All Commentary
Tuesday, October 1, 1985

Book Review: The Essential Royster: A Vermont Royster Reader selected by Edmund Fuller

(Algonquin Books of Chapel Hill, P.O. Box 2225, Chapel Hill, NC 27515), 1985 • 345 pages • $18.95

Reviewing this collection of essays and lectures is difficult because Royster—former editor of The Wall Street Journal—writes wisely and eloquently on so many subjects—George Washington and Martin Luther, our duty to posterity and respect for the Constitution, foreign policy and the military, inflation and the State, politics and politicians (from FDR to RR), public morality and education, modern technology and the Promethean Gift, criminal trials and the use of words. His “purely personal” columns on marriage, grandchildren and the celebration of anniversaries are a delight—touching but not cloying, filled with sentiment but not sentimental.

Let me dwell briefly on what Royster says about journalism, his own field of endeavor for fifty years and an increasingly controversial subject during the past decade or two.

Our Founding Fathers believed in the revolutionary idea of freedom of the press. They would be surprised, however, and perhaps disturbed by “what has evolved in the succeeding two centuries from their views of what constitutes freedom of the press.” Certainly “they did not en vision a press of very nearly unrestrained license.”

Royster quotes Blackstone: “The liberty of the press is indeed essential to the nature of a free state; but this consists in laying no previous restraint upon publications, and not in freedom from censure for criminal matter when published. Every free man has an undoubted right to lay what sentiments he pleases before the public: to forbid this is to destroy the freedom of the press; but if he publishes what is improper, mischievous or illegal, he must take the consequences of his own temerity.”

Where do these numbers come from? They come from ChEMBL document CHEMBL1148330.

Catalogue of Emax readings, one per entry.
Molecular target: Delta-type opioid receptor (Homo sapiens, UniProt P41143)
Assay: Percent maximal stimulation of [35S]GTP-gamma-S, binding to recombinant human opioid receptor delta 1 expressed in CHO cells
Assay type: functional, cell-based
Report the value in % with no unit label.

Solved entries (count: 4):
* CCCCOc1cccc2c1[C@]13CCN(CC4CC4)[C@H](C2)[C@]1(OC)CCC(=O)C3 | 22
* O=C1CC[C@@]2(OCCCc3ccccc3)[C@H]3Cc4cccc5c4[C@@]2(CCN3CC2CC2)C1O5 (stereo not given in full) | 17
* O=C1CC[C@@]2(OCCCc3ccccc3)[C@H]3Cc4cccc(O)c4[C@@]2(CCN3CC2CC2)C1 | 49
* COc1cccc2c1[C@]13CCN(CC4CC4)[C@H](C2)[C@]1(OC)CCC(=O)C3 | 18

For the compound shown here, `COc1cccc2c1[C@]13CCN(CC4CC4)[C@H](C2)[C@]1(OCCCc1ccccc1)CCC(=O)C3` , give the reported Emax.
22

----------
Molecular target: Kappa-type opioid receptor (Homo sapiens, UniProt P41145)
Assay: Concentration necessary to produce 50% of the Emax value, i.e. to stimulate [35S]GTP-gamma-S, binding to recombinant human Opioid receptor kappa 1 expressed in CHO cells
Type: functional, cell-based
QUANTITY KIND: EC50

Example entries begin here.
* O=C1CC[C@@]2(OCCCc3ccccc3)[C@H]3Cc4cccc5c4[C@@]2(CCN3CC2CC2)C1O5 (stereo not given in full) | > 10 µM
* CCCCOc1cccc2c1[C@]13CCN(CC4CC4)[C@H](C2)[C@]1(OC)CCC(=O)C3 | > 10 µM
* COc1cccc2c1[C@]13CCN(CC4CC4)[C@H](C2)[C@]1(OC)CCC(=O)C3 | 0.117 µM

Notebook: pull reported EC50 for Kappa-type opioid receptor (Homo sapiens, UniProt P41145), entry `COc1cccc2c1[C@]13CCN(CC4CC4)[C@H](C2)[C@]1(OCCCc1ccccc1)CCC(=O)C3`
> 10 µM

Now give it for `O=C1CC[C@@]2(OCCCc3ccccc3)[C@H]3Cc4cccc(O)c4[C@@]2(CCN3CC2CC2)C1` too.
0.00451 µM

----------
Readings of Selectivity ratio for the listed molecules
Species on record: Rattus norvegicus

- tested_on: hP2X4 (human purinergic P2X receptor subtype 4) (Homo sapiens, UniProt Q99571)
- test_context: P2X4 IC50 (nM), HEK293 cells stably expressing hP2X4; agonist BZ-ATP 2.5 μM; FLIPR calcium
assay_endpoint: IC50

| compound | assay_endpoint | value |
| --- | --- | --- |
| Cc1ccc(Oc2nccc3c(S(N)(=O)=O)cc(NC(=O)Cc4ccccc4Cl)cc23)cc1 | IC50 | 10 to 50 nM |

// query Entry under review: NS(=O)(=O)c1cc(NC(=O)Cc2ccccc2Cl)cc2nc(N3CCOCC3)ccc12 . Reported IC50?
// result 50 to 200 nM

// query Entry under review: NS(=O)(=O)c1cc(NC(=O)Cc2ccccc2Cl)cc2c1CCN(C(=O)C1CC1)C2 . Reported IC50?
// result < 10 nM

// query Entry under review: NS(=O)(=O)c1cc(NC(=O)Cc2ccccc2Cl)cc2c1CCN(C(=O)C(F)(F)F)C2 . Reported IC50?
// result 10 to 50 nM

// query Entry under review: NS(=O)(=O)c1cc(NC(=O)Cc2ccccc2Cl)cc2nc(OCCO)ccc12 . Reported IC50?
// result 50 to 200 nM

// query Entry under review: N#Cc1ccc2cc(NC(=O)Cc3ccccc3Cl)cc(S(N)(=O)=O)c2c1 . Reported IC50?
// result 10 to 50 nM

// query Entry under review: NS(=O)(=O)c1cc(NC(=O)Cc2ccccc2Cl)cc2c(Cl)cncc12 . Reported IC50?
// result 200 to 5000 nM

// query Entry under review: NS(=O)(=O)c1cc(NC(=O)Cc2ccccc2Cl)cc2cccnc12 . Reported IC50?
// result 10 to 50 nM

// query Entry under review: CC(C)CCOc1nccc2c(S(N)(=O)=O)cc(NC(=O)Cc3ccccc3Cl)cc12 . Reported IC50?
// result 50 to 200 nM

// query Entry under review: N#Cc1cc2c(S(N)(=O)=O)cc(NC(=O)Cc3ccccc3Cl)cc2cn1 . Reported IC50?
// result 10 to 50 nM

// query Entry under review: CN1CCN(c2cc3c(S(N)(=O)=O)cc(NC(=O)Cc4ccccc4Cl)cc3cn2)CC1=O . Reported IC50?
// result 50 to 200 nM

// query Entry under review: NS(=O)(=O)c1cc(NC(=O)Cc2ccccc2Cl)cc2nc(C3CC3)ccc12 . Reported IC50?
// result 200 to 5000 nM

There, declares Royster, “is the whole of the law and the philosophy of the press as it appeared to Englishmen of the eighteenth century, including our own revolutionists.”

Royster believes the American press occupies a unique position today and by the word press he refers not just to “the newspapers of mass circulation but to the whole of the press in all its multiplicity and diversity.” This “American press,” he writes, “can publish what it will. It can seize upon secrets stolen from government archives and broadcast them to the world. It can strip the privacy of councils and grand juries, it can pillory those accused of crimes before they are tried. It can heap calumnies not only upon elected governors but upon all whom chance has made an object of public attention. It can publish the lascivious and the sadistic. It can advance any opinion on any subject, including the opinion that all our government is corrupt and that the whole of the social order proclaimed in 1776 should be swept away and another put in its place.”

Royster believes that “freedom of the press is not some immutable right handed down to Moses on Mt. Sinai. It is a political right granted by the people, in a political document, and what the people grant they can, if they choose, take away.” Because he cherishes the precious right of free speech, Royster warns his fellow journalists not to abuse it because “there is no liberty that cannot be abused and none that cannot be lost.”